Topped with spot-on voice casting and a visual style that distinguishes itself while remaining true to Pixar's form, "Inside Out" is an instantly lovable film for kids and adults, one that current children will grow to love different at each stage in their lives. Speaking of, the bar is quite high for a puberty-driven sequel.
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Divorce is usually a detail assigned to a character to make him or her
more complicated or provide some context for his or her world. Rarely
does it play such an integral role as it does in "Enough Said," the
latest from Nicole Holofcener. Starring two actors still best known for
their star-making television turns, there's a lot about second chances
in this story of two middle-aged parents giving each other and
themselves the benefit of the doubt.
There's something so touching, raw and frankly surprising about the chemistry between Julia Louis-Dreyfus and the late James Gandolfini. Louis-Dreyfus is certainly not known for down-to-earth characters and Gandolfini made his name playing a Mafioso, yet what they have on screen is tender and honest. Holofcener really gets them to click and appear so completely relatable.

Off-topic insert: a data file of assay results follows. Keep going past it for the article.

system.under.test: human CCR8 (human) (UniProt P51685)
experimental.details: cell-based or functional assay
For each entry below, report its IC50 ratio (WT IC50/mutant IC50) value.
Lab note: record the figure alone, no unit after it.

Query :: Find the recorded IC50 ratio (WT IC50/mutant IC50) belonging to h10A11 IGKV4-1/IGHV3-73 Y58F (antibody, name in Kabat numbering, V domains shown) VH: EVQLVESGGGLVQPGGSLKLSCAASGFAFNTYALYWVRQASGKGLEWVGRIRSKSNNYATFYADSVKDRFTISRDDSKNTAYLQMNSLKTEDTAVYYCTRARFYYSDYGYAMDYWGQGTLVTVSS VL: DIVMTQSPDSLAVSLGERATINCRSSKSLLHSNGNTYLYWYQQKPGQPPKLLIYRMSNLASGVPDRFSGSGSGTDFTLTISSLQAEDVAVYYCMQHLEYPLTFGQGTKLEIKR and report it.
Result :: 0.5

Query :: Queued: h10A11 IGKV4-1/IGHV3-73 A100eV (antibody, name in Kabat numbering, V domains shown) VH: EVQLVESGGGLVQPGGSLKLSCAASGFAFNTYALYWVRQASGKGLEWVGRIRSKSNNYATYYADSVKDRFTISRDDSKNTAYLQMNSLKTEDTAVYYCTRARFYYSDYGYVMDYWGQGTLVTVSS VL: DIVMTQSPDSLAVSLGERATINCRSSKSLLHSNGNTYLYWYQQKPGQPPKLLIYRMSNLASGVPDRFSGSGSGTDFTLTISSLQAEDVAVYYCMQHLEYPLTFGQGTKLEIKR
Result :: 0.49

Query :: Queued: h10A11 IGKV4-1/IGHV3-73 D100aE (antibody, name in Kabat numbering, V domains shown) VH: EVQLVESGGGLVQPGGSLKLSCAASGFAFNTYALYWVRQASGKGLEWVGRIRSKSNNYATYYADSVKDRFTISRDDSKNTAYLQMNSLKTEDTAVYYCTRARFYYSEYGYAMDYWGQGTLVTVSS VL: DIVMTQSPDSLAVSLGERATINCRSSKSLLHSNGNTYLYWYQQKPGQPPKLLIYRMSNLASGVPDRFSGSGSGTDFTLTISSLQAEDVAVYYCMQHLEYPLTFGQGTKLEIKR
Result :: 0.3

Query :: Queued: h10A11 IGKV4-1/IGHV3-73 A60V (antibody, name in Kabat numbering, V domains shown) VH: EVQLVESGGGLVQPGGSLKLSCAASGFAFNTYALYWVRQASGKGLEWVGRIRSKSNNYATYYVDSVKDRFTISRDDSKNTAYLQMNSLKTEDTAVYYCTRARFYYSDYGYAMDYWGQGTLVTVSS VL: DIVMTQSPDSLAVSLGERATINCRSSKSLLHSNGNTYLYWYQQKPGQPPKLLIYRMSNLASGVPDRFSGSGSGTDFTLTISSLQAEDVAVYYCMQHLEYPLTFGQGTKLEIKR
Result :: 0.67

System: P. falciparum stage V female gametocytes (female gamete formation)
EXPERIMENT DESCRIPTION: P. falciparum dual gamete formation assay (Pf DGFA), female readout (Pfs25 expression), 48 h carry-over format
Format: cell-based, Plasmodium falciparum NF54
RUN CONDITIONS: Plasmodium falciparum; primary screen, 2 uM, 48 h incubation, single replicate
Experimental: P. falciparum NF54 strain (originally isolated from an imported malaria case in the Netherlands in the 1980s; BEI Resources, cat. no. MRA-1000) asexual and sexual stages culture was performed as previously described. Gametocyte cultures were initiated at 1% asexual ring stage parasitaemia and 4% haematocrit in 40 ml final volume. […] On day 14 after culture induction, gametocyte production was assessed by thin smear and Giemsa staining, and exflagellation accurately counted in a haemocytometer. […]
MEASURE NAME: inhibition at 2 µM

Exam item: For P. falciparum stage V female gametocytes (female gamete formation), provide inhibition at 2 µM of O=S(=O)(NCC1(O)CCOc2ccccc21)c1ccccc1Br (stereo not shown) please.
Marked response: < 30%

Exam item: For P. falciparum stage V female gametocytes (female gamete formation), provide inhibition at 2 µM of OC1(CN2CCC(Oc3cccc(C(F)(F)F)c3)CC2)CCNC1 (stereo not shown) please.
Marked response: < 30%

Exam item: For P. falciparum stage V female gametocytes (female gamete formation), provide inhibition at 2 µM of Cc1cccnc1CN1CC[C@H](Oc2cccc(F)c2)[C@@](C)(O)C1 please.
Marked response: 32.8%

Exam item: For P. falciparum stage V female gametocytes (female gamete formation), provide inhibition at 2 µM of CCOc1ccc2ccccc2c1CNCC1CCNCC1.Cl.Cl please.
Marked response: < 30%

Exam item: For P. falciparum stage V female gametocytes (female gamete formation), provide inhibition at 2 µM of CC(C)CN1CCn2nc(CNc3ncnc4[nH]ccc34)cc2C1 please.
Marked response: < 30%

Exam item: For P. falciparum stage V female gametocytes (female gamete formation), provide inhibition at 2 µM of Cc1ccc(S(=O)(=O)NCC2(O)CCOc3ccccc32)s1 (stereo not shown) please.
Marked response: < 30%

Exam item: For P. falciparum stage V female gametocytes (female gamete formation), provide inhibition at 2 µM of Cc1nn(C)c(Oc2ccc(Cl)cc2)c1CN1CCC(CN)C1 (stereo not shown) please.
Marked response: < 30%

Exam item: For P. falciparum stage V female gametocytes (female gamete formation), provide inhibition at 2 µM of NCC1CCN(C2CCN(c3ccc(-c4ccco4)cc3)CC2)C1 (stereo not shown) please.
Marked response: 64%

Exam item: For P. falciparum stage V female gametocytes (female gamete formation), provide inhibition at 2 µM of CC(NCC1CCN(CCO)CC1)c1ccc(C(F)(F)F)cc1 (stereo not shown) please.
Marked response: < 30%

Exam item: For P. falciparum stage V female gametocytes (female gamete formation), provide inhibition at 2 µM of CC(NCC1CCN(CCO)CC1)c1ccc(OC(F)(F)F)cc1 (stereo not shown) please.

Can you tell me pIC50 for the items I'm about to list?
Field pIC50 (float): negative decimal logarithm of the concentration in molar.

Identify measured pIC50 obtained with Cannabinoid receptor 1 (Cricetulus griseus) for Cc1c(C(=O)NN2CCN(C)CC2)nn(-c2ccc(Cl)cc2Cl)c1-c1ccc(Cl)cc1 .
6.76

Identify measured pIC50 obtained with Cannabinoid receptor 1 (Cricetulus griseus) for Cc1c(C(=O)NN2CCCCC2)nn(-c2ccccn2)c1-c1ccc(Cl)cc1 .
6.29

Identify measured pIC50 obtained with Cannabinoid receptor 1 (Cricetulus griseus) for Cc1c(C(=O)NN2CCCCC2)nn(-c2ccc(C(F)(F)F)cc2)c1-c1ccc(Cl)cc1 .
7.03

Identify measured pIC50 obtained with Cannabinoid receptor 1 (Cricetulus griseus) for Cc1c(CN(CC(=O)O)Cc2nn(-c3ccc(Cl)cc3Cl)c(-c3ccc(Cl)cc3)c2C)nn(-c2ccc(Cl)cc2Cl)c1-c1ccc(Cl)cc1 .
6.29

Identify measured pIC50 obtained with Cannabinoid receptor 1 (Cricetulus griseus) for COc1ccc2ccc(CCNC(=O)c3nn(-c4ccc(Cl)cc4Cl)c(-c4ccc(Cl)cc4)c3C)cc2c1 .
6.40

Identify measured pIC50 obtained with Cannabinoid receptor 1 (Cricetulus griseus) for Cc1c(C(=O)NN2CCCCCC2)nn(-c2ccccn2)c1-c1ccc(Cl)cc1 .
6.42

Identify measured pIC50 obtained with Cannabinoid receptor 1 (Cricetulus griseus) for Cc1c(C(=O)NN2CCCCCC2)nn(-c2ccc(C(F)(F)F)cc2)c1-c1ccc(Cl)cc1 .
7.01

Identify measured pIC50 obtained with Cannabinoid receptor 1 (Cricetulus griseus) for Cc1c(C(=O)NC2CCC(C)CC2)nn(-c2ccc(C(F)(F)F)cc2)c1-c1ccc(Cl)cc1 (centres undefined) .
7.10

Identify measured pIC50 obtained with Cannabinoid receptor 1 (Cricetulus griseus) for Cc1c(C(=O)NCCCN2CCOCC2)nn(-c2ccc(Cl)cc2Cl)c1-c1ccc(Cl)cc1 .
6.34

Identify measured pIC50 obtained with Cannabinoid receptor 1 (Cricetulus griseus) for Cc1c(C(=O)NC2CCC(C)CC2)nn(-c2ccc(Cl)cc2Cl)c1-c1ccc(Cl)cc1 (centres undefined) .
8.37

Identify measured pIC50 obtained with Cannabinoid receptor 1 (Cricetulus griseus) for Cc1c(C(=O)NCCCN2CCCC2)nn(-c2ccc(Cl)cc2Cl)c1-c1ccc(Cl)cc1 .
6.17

Much of "Enough Said" is simply these two navigating each other and their relationships with their children and exes. The only conflicts (though it's a big one) is when Louis-Dreyfus' Eva learns that Gandolfini's Albert is, amazingly enough, her new client/bestie Marianne's (Catherine Keener) ex-husband. Eva's fear that the truth will ruin both relationships pivots the narrative entirely around when Albert and Marianne inevitably find out.
The simplicity is refreshing and charming in a way, but also leaves something to be desired. Holofcener sheds a lot of truth on divorced life and what it's like to raise an 18-year-old with your ex while moving onward, and the simplicity of her story allows this to really sink in, but it's not all that challenging. It's real and it connects, but there's no internal struggle for the viewer to have, perhaps because Eva's situation is so unlikely. The consequences of it all, namely the challenges Eva has with her daughter, Ellen (Tracey Fairaway) and Ellen's friend Chloe (Tavi Gevinson) plus Albert's issues with his daughter (Eve Hewson), create some familiar, smaller conflicts, but they are ancillary at best.